Despite 20 wins this season, Arkansas fires Heath
LITTLE ROCK, Ark. -- Stan Heath was fired Monday after five seasons at Arkansas after losing in the first round of the NCAA Tournament for the second straight year.
Stan Heath was fired from Arkansas, despite leading the Razorbacks to two consecutive 20-win seasons. Overall, he's 112-77 in six seasons as a Division I head coach.
|Kent State||2002||30-6||Elite Eight|
|Arkansas||2003-2007||82-71||Lost in first round, 2006 and 2007|
The Razorbacks made the NCAA Tournament thanks to a late-season run, but that was not enough to save Heath's job. Arkansas (21-14) lost 77-60 to Southern California in the first round.
Arkansas spokesman Kevin Trainor said Heath and athletic director Frank Broyles met Monday morning, and Broyles informed Heath of the decision.
"The decision to make a coaching change was difficult due to the respect I have for Stan Heath," athletic director Frank Broyles said in a release. "He represented the University of Arkansas with professionalism and integrity. ... However, in my professional judgment, it is best that the program move forward under new leadership in our efforts to return Razorback basketball to national prominence."
Heath met with reporters in Fayetteville shortly after the announcement.
"I'm a little surprised, but in this business, universities have the right to make decisions," Heath said. "They have the right to make choices about what they want and what they feel is best for their university."
Heath led Kent State to the round of eight in the NCAA Tournament in 2002, then took over at Arkansas that offseason after Nolan Richardson was fired. The Razorbacks missed the tournament his first three seasons but made it in 2006 and 2007, losing in the first round each time.
"I realize here the expectations are really high," Heath said. "It's Final Four, it's Sweet 16s, and it's SEC championships on a regular basis. ... I really feel like this team was poised to do that."
Arkansas went 9-19 in 2002-03, then improved its win total for three straight seasons.
Heath's record at the school was 82-71, but he went 31-49 in Southeastern Conference play.
Heath indicated ticket sales and lukewarm fan support might have played a role in his dismissal.
"The season ticket sales and the fan base was [Broyles'] biggest concern," Heath said. "I don't have those figures, but I'm sure he keeps track of them."
When the Razorbacks struggled toward the end of the regular season, reports surfaced that Heath would be fired if Arkansas did not make the NCAA Tournament. The Razorbacks then won five straight games and reached the SEC tournament final.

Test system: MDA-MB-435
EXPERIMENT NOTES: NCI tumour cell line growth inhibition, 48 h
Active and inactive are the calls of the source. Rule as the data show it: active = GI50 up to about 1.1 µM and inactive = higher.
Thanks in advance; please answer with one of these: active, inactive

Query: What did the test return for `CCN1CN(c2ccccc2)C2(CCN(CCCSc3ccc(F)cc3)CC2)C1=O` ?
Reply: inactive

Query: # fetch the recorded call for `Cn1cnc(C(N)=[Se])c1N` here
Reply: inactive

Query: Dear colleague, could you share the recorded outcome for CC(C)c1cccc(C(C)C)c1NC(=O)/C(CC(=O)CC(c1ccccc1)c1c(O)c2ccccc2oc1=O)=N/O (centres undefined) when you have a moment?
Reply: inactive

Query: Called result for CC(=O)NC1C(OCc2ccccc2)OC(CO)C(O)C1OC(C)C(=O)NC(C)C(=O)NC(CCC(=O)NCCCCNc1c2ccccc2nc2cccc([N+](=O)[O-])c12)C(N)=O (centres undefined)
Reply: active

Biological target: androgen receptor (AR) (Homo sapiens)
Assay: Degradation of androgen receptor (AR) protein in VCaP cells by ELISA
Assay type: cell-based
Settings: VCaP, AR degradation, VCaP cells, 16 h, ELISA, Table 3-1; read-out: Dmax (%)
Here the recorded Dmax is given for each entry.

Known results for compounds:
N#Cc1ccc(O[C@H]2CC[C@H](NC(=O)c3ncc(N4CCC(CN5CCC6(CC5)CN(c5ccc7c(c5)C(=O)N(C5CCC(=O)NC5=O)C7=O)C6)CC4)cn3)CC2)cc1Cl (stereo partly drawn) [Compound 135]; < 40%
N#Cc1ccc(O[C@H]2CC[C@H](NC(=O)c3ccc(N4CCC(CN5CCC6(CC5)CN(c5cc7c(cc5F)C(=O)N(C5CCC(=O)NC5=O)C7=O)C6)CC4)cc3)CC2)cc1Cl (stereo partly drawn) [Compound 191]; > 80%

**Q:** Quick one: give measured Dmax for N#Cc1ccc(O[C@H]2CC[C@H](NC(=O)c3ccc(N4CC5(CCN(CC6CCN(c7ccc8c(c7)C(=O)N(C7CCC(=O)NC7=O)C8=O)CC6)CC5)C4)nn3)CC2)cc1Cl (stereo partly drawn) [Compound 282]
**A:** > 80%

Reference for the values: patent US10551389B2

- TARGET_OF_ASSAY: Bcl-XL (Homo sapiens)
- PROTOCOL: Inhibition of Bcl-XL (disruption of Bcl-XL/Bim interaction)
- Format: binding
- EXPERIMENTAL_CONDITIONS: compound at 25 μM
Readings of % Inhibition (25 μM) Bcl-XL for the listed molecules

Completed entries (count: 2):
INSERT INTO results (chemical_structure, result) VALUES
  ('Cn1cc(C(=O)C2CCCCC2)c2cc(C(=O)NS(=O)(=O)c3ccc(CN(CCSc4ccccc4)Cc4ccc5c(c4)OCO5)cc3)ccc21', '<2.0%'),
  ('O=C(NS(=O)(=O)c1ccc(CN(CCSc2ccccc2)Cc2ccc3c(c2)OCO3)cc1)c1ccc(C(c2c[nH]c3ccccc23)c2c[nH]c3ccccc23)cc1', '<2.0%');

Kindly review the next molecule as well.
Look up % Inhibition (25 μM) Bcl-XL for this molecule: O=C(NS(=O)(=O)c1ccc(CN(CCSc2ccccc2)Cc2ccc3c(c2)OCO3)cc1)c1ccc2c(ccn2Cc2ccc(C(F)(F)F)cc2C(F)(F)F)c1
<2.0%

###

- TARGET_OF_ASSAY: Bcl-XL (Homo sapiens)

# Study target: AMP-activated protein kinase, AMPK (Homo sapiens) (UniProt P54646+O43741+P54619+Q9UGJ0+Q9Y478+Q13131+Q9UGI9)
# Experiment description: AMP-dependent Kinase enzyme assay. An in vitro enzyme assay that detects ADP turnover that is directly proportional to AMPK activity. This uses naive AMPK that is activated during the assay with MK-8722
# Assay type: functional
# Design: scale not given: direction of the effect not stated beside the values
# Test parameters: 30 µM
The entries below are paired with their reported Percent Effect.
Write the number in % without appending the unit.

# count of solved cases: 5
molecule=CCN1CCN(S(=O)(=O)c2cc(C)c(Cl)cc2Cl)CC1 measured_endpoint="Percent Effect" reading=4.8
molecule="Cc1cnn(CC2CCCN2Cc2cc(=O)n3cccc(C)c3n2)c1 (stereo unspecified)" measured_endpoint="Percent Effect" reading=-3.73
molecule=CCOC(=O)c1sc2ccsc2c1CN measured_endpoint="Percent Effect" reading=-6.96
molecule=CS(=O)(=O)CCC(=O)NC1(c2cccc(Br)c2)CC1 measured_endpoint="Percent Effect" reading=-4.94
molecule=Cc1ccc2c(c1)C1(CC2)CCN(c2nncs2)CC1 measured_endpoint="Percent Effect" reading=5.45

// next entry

Arkansas made the NCAA Tournament as a No. 12 seed before being blown out by USC.
"About five years ago, when I came here, I knew it was a hard, hard job -- the environment was tough," Heath said. "There were a lot of things we had to deal with, and we found a way to get through that. I'm proud of that. I'm proud of the fact that this program is better now than it was five years ago when we started."
Arkansas fired Richardson in 2002 after the coach said toward the end of a frustrating season, "If they go ahead and pay me my money, they can take the job tomorrow." Broyles said he interpreted the remark as a sign that Richardson had lost faith in the program.
Richardson subsequently sued, saying Arkansas discriminated against him because he is black and outspoken. A federal judge ruled against Richardson, as did the 8th U.S. Circuit Court of Appeals.
Broyles, who is retiring at the end of the year, said the search for a replacement will begin immediately. Speculation has centered around Texas A&M coach Billy Gillispie, but Arkansas said it won't comment publicly on potential candidates.
A Texas A&M spokesman said Gillispie would have no comment on the Arkansas job.
"The University of Arkansas has a rich tradition of excellence in basketball," Broyles said. "These past successes and the tremendous fan support of our program have established the very highest standards and expectations for our program. We will work diligently to find the best candidate who will not only embrace our winning tradition but enhance it."
Last week, Heath expressed confidence he would return at his end-of-season news conference.
"I think there has been a lot of misinformation out there," Heath said at the time. "I think there's a lot of truth to some things that have been said, but it's not the full truth."
Whoever coaches Arkansas next season will inherit plenty of talent. The Razorbacks had no seniors on this season's roster. Guard Patrick Beverley was named SEC newcomer of the year -- and fellow freshmen Stefan Welsh and Michael Washington were contributing by the end of the season.
"I feel a little disappointed that I didn't get a chance to coach what I think was going to be my best basketball team," Heath said.
Copyright 2007 by The Associated Press